The Corn Mill has been grinding flour for at least seven hundred years, and owes its foundation to the Cistercian monks of Valle Crucis. It is first mentioned in a 13th Century document dealing with a fishing dispute between the freemen of Llangollen and the Abbot.
The day's catch, in front of the wheel house
- William Miller Jones and two staff in 1937
A freeman of Llangollen outside the
Corn Mill, with fish
The building as it now stands was re-built in 1786 with three pairs of grinding stones, and continued as a working mill up until 1974. By the time Jerry and Graham came across it, however, it was sadly derelict and in danger of falling into the river. It is owned by a friend of Jerry's called Phil Brown, and we ended up leasing the mill from him for fifty years.
We used a very talented chap called Owain Evans as architect, and appointed Read and Co., a decent local builder with a good reputation. Planning permission took years, because of course it's an important old building.
The planning authorities, based in Ruthin, thought the conversion to a pub/restaurant was a great idea and wanted it to go ahead. The conservation officer really wanted the building restored to a mill. The local council didn't want the thing at all, and in addition we had to deal with the Historic Mills people, the River Authority and CADW, (the Welsh building conservation body), each of whom had a different agenda, so at times it was like herding cats.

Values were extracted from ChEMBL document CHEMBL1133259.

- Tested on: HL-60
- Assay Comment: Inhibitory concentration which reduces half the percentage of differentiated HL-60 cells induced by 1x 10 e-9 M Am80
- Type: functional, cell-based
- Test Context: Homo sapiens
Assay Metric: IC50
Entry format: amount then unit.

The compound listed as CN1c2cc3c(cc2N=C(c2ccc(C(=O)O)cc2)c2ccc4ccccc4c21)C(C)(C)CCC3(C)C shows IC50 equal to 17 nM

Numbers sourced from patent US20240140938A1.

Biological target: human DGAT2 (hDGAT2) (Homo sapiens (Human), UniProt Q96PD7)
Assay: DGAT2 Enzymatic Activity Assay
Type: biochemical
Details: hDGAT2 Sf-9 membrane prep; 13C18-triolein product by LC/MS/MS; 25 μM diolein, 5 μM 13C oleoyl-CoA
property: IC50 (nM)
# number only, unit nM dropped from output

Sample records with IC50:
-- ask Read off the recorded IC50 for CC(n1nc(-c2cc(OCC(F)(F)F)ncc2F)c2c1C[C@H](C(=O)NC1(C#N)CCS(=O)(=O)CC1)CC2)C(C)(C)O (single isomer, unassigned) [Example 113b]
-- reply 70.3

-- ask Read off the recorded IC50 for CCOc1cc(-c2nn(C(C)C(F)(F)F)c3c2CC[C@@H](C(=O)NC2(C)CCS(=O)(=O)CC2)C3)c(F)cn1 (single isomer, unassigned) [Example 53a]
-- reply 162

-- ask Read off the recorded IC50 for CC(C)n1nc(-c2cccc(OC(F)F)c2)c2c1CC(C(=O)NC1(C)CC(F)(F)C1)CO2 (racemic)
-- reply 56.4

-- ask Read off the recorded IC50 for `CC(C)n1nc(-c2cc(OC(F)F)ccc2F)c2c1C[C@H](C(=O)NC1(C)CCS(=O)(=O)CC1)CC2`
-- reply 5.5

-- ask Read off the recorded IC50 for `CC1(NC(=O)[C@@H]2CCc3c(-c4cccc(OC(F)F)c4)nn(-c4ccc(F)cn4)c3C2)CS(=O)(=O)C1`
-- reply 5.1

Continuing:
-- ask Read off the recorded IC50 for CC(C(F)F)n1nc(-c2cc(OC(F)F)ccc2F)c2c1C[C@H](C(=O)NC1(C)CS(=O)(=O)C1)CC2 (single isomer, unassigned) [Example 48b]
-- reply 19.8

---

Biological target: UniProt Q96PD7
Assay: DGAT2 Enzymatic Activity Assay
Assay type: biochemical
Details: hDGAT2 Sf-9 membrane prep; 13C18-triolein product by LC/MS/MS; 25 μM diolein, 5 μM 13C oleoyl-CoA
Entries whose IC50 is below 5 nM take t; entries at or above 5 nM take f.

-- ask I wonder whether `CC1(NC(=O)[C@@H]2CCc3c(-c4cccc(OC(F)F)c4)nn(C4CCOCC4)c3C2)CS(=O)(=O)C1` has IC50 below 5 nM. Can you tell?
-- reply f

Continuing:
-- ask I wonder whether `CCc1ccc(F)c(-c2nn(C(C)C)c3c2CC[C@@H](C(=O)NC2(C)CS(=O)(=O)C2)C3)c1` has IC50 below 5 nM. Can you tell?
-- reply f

The Corn Mill in about 1890,
pretty much unchanged since 1790
When we finally re-opened the building in June 2000, lots of people came to see what we had done with it, as there is genuine affection for the Mill locally. There was a lot of excitement when we finally got the water wheel turning again for the first time in twenty-five years.
Mounted on the wall at the top of the stairs you'll find the coracle featured in the following photograph.
William Miller Jones with his dog and
coracle fishing on the mill race in 1947
The place has gone like a train from the very beginning. Mind you, if we'd known how much it was going to cost from the outset, the truth is we probably would never have started.